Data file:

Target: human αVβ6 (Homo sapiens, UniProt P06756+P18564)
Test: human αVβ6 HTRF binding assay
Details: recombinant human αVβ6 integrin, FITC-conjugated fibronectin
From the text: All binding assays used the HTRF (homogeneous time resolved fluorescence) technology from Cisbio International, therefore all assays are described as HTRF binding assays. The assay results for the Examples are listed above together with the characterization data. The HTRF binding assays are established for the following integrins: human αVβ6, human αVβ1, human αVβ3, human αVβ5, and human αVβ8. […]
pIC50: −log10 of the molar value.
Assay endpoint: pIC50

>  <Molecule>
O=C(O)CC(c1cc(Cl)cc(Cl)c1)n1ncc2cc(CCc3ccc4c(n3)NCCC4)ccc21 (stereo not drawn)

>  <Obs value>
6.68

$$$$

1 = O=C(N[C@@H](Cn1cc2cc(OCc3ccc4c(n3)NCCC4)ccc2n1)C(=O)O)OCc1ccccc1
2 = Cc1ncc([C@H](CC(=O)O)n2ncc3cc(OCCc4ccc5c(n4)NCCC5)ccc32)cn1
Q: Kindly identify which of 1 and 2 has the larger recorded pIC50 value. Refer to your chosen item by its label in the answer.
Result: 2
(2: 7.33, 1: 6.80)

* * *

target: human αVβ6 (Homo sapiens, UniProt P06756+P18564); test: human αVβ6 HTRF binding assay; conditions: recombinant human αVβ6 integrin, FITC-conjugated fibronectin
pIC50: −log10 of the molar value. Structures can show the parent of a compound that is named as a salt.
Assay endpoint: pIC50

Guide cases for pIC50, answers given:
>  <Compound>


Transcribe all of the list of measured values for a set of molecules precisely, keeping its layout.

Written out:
Target: human αVβ6 (Homo sapiens, UniProt P06756+P18564)
Test: human αVβ6 HTRF binding assay
Details: recombinant human αVβ6 integrin, FITC-conjugated fibronectin
From the text: All binding assays used the HTRF (homogeneous time resolved fluorescence) technology from Cisbio International, therefore all assays are described as HTRF binding assays. The assay results for the Examples are listed above together with the characterization data. The HTRF binding assays are established for the following integrins: human αVβ6, human αVβ1, human αVβ3, human αVβ5, and human αVβ8. […]
pIC50: −log10 of the molar value.
Assay endpoint: pIC50

>  <Molecule>
O=C(O)CC(c1cc(Cl)cc(Cl)c1)n1ncc2cc(CCc3ccc4c(n3)NCCC4)ccc21 (stereo not drawn)

>  <Obs value>
6.68

$$$$

1 = O=C(N[C@@H](Cn1cc2cc(OCc3ccc4c(n3)NCCC4)ccc2n1)C(=O)O)OCc1ccccc1
2 = Cc1ncc([C@H](CC(=O)O)n2ncc3cc(OCCc4ccc5c(n4)NCCC5)ccc32)cn1
Q: Kindly identify which of 1 and 2 has the larger recorded pIC50 value. Refer to your chosen item by its label in the answer.
Result: 2
(2: 7.33, 1: 6.80)

* * *

target: human αVβ6 (Homo sapiens, UniProt P06756+P18564); test: human αVβ6 HTRF binding assay; conditions: recombinant human αVβ6 integrin, FITC-conjugated fibronectin
pIC50: −log10 of the molar value. Structures can show the parent of a compound that is named as a salt.
Assay endpoint: pIC50

Guide cases for pIC50, answers given:
>  <Compound>